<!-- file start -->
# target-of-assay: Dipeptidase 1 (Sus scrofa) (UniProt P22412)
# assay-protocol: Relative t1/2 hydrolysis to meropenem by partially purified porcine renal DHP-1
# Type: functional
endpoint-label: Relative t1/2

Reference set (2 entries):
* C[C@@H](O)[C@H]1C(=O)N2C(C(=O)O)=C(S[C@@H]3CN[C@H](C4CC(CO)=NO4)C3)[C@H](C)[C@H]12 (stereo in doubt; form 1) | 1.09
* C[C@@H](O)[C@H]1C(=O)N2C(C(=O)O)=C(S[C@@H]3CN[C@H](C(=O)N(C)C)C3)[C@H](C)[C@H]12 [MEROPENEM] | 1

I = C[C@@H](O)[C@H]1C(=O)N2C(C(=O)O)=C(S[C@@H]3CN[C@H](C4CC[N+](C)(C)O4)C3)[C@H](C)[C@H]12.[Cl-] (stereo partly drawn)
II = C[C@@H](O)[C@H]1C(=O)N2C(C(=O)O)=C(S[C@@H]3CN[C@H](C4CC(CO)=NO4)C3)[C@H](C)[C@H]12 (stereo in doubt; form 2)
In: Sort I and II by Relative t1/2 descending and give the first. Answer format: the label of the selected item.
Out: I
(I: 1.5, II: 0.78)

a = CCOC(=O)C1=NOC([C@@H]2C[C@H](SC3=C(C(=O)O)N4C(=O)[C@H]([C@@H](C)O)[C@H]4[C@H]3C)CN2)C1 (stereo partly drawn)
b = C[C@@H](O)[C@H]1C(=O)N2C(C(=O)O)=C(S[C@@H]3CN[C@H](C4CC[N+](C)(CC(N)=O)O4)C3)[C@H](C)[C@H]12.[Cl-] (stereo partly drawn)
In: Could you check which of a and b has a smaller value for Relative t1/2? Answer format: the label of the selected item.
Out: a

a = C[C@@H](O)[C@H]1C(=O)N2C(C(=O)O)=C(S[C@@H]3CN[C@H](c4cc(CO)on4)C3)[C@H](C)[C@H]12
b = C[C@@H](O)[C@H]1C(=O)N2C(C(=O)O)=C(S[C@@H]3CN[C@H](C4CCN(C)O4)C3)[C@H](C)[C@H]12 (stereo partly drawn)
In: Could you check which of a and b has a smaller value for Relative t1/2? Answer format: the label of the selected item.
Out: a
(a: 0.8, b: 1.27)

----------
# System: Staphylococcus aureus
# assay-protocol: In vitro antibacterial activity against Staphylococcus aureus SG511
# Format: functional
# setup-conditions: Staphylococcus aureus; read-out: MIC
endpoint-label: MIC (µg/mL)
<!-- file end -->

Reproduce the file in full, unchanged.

# target-of-assay: Dipeptidase 1 (Sus scrofa) (UniProt P22412)
# assay-protocol: Relative t1/2 hydrolysis to meropenem by partially purified porcine renal DHP-1
# Type: functional
endpoint-label: Relative t1/2

Reference set (2 entries):
* C[C@@H](O)[C@H]1C(=O)N2C(C(=O)O)=C(S[C@@H]3CN[C@H](C4CC(CO)=NO4)C3)[C@H](C)[C@H]12 (stereo in doubt; form 1) | 1.09
* C[C@@H](O)[C@H]1C(=O)N2C(C(=O)O)=C(S[C@@H]3CN[C@H](C(=O)N(C)C)C3)[C@H](C)[C@H]12 [MEROPENEM] | 1

I = C[C@@H](O)[C@H]1C(=O)N2C(C(=O)O)=C(S[C@@H]3CN[C@H](C4CC[N+](C)(C)O4)C3)[C@H](C)[C@H]12.[Cl-] (stereo partly drawn)
II = C[C@@H](O)[C@H]1C(=O)N2C(C(=O)O)=C(S[C@@H]3CN[C@H](C4CC(CO)=NO4)C3)[C@H](C)[C@H]12 (stereo in doubt; form 2)
In: Sort I and II by Relative t1/2 descending and give the first. Answer format: the label of the selected item.
Out: I
(I: 1.5, II: 0.78)

a = CCOC(=O)C1=NOC([C@@H]2C[C@H](SC3=C(C(=O)O)N4C(=O)[C@H]([C@@H](C)O)[C@H]4[C@H]3C)CN2)C1 (stereo partly drawn)
b = C[C@@H](O)[C@H]1C(=O)N2C(C(=O)O)=C(S[C@@H]3CN[C@H](C4CC[N+](C)(CC(N)=O)O4)C3)[C@H](C)[C@H]12.[Cl-] (stereo partly drawn)
In: Could you check which of a and b has a smaller value for Relative t1/2? Answer format: the label of the selected item.
Out: a

a = C[C@@H](O)[C@H]1C(=O)N2C(C(=O)O)=C(S[C@@H]3CN[C@H](c4cc(CO)on4)C3)[C@H](C)[C@H]12
b = C[C@@H](O)[C@H]1C(=O)N2C(C(=O)O)=C(S[C@@H]3CN[C@H](C4CCN(C)O4)C3)[C@H](C)[C@H]12 (stereo partly drawn)
In: Could you check which of a and b has a smaller value for Relative t1/2? Answer format: the label of the selected item.
Out: a
(a: 0.8, b: 1.27)

----------
# System: Staphylococcus aureus
# assay-protocol: In vitro antibacterial activity against Staphylococcus aureus SG511
# Format: functional
# setup-conditions: Staphylococcus aureus; read-out: MIC
endpoint-label: MIC (µg/mL)